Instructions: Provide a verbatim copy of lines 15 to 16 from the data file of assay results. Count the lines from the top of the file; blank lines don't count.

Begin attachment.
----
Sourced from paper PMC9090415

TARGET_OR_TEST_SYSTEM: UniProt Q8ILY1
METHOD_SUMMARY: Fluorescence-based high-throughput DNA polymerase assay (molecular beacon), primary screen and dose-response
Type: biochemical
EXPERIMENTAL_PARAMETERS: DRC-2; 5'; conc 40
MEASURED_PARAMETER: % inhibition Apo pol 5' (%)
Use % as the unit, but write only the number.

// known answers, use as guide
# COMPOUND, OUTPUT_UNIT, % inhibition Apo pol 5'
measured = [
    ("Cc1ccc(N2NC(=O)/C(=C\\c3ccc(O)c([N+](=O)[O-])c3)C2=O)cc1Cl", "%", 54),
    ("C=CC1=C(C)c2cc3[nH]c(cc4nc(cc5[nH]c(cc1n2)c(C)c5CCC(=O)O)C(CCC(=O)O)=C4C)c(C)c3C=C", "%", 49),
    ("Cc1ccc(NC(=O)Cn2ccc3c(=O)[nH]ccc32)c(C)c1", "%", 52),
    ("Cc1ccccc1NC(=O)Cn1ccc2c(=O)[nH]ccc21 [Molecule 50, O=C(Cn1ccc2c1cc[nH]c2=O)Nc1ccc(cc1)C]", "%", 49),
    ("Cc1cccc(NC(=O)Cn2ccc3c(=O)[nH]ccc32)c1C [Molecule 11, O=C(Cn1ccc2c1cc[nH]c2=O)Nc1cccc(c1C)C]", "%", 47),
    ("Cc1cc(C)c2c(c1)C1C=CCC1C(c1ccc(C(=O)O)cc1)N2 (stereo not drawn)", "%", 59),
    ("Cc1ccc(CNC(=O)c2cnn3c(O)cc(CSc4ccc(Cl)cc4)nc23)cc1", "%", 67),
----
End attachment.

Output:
    ("Cc1cccc(NC(=O)Cn2ccc3c(=O)[nH]ccc32)c1C [Molecule 11, O=C(Cn1ccc2c1cc[nH]c2=O)Nc1cccc(c1C)C]", "%", 47),
    ("Cc1cc(C)c2c(c1)C1C=CCC1C(c1ccc(C(=O)O)cc1)N2 (stereo not drawn)", "%", 59),